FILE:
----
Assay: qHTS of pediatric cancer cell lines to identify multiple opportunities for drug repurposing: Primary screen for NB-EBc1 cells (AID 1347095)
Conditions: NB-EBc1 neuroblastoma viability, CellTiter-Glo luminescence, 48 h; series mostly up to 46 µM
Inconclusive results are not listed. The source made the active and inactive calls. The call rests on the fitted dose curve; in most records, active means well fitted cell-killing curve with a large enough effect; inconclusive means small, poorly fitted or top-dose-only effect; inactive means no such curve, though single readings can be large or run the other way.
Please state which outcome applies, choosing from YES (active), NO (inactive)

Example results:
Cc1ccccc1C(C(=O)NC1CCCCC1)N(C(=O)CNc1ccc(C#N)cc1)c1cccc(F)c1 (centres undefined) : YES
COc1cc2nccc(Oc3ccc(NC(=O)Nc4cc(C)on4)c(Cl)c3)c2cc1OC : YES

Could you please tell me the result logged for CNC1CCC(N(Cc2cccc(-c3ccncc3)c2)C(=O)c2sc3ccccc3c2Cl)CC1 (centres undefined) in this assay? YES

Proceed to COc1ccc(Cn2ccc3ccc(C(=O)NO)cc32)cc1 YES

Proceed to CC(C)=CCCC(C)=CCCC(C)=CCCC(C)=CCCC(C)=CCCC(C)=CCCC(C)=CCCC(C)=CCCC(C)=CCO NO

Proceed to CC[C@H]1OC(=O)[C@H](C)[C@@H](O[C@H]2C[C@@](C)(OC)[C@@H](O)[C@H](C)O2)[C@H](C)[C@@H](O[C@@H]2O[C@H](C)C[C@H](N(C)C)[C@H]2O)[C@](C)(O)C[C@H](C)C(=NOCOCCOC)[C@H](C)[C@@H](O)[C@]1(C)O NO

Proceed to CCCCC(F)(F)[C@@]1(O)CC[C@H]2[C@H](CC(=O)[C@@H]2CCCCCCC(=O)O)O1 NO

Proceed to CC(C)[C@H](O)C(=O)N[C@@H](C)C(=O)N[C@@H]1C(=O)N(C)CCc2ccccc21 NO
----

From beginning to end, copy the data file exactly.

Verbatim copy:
Assay: qHTS of pediatric cancer cell lines to identify multiple opportunities for drug repurposing: Primary screen for NB-EBc1 cells (AID 1347095)
Conditions: NB-EBc1 neuroblastoma viability, CellTiter-Glo luminescence, 48 h; series mostly up to 46 µM
Inconclusive results are not listed. The source made the active and inactive calls. The call rests on the fitted dose curve; in most records, active means well fitted cell-killing curve with a large enough effect; inconclusive means small, poorly fitted or top-dose-only effect; inactive means no such curve, though single readings can be large or run the other way.
Please state which outcome applies, choosing from YES (active), NO (inactive)

Example results:
Cc1ccccc1C(C(=O)NC1CCCCC1)N(C(=O)CNc1ccc(C#N)cc1)c1cccc(F)c1 (centres undefined) : YES
COc1cc2nccc(Oc3ccc(NC(=O)Nc4cc(C)on4)c(Cl)c3)c2cc1OC : YES

Could you please tell me the result logged for CNC1CCC(N(Cc2cccc(-c3ccncc3)c2)C(=O)c2sc3ccccc3c2Cl)CC1 (centres undefined) in this assay? YES

Proceed to COc1ccc(Cn2ccc3ccc(C(=O)NO)cc32)cc1 YES

Proceed to CC(C)=CCCC(C)=CCCC(C)=CCCC(C)=CCCC(C)=CCCC(C)=CCCC(C)=CCCC(C)=CCCC(C)=CCO NO

Proceed to CC[C@H]1OC(=O)[C@H](C)[C@@H](O[C@H]2C[C@@](C)(OC)[C@@H](O)[C@H](C)O2)[C@H](C)[C@@H](O[C@@H]2O[C@H](C)C[C@H](N(C)C)[C@H]2O)[C@](C)(O)C[C@H](C)C(=NOCOCCOC)[C@H](C)[C@@H](O)[C@]1(C)O NO

Proceed to CCCCC(F)(F)[C@@]1(O)CC[C@H]2[C@H](CC(=O)[C@@H]2CCCCCCC(=O)O)O1 NO

Proceed to CC(C)[C@H](O)C(=O)N[C@@H](C)C(=O)N[C@@H]1C(=O)N(C)CCc2ccccc21 NO